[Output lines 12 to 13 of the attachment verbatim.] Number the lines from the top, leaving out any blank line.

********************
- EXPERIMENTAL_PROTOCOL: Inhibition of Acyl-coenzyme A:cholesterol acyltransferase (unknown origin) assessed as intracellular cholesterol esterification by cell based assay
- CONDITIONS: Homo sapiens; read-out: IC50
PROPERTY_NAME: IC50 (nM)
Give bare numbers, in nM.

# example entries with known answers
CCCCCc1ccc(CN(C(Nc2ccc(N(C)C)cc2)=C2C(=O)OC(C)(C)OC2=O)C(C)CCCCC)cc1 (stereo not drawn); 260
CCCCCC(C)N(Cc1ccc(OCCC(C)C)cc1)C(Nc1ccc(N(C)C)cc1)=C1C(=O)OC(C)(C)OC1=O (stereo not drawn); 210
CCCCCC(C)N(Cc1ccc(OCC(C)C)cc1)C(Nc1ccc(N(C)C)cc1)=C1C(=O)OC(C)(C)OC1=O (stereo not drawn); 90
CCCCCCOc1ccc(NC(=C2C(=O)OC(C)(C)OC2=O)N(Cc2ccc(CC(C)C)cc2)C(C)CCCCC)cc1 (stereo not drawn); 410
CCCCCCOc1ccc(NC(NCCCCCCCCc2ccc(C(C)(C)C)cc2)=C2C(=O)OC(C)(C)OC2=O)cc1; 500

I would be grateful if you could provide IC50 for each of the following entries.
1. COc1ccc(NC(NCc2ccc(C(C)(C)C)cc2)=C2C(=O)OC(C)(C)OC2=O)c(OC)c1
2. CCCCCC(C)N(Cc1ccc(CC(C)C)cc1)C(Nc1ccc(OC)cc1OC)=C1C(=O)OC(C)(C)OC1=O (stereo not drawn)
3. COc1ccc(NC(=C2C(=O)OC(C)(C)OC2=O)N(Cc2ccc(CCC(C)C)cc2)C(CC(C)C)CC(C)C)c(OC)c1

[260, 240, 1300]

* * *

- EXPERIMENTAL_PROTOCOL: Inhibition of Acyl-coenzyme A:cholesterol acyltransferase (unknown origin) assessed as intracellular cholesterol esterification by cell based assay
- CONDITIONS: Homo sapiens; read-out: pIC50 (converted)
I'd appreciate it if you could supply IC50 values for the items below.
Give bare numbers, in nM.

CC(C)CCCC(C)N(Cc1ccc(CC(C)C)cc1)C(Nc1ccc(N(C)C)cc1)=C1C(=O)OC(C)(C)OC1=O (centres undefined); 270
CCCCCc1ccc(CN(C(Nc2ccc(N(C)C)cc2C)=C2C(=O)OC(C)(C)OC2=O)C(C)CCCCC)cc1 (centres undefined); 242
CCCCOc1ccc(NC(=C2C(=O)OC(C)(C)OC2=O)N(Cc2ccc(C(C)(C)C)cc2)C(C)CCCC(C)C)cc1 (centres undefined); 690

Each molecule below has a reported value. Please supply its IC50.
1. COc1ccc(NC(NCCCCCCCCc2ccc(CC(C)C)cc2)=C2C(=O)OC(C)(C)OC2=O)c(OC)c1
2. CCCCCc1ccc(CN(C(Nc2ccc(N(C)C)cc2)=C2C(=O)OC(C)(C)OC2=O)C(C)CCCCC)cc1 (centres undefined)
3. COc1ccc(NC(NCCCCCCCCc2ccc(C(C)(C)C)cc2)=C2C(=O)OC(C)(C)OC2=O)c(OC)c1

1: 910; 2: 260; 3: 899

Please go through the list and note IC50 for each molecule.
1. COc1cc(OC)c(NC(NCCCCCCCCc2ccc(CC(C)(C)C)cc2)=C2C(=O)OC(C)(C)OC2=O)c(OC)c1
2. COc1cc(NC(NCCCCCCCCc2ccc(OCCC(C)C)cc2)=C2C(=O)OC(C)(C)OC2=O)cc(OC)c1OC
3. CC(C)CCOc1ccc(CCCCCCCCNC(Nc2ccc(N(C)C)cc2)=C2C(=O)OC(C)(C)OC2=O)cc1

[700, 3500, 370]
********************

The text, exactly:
1. COc1ccc(NC(NCc2ccc(C(C)(C)C)cc2)=C2C(=O)OC(C)(C)OC2=O)c(OC)c1
2. CCCCCC(C)N(Cc1ccc(CC(C)C)cc1)C(Nc1ccc(OC)cc1OC)=C1C(=O)OC(C)(C)OC1=O (stereo not drawn)